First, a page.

In 'Whitman, Alabama,' Jennifer Crandall mixes documentary and poetry.
In 'Whitman, Alabama,' Jennifer Crandall mixes documentary and poetry to introduce a radical idea: we should all get to know one another a little better.
In an age where everyone in journalism is trying to figure out what the future might hold in times of mass upheaval, Jennifer Crandall might just have some answers. Her latest project, Whitman, Alabama, is part of an experiment in which she combines the role of the artist in residence with that of the journalist.
Mixing documentary film and poetry, Whitman, Alabama will unfold over 52 weeks, slowly revealing “the threads that tie us together – as people, as states, and as a nation,” its launch statement announced. Over the last couple of years, Crandall “crisscrossed the state, made acquaintances with strangers and asked: ‘Might we pull out our cameras to capture a few tiny moments from your life?’.” It turns out most said yes, except for two separatist lesbians (“too long a story to explain,” she laughs). The project is part of her period as Artist-in-Residence for the news site al.com.
In every instalment, residents of the Southern state recite lines from Walt Whitman’s poem Song of Myself, considered by many to be quintessentially American. “I came up with the idea of making a series of portraits hoping to show off Alabama’s people – but instead of using a traditional interview format, I wanted to use a poem as the common thread. And beyond that, let people speak for themselves,” she says.
Through a very simple premise, executed with a visible sense of serendipity, she manages to highlight the most intimate moments of daily life, elevating them into an investigation of what it means to be American and what draws us together as people.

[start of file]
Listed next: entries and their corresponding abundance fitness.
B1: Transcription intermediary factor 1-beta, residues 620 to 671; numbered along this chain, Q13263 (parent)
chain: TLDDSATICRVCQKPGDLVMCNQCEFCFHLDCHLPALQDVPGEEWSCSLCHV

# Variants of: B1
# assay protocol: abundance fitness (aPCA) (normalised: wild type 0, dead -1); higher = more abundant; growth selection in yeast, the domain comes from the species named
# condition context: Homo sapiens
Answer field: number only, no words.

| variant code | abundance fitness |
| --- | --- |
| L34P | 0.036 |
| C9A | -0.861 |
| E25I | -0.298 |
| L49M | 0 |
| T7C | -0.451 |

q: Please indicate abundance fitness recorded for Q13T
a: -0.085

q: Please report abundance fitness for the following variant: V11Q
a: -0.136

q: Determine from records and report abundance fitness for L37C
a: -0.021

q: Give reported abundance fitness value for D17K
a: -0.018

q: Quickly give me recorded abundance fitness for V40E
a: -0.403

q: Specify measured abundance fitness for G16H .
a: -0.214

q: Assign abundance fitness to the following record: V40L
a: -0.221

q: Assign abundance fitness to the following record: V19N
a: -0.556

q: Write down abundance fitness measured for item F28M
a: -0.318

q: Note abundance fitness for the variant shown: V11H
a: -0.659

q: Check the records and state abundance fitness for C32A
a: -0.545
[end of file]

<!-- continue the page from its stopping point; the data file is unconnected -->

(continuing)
Crandall explains how she wants to break stereotypes about a state that is often portrayed as a caricature. “Alabama is a part of America that’s highly misunderstood and disdained by the rest of the states and the world.” With the project, she hopes to “highlight people and lives”. Through filming them in their usual surroundings, going about their lives, and mixing that in with Whitman’s seminal poem (“he has been in my head for years”), she “brings past and present together.”
When I ask her what ideas are most often misconstrued about Alabama, she says that all kinds of people, often liberals, react strongly to her saying she is spending time in the Southern state: “There’s a very strong idea of it as a monolithic, close-minded society, and people will say: ‘Wow, what was it like down there, were you okay?’ Even in Pixar movies, when there’s a character you’re not supposed to like or who is dumb, it has a Southern accent! Although Alabamians will also put on a thicker Southern accent when impersonating dumb too, and I called them out on it.”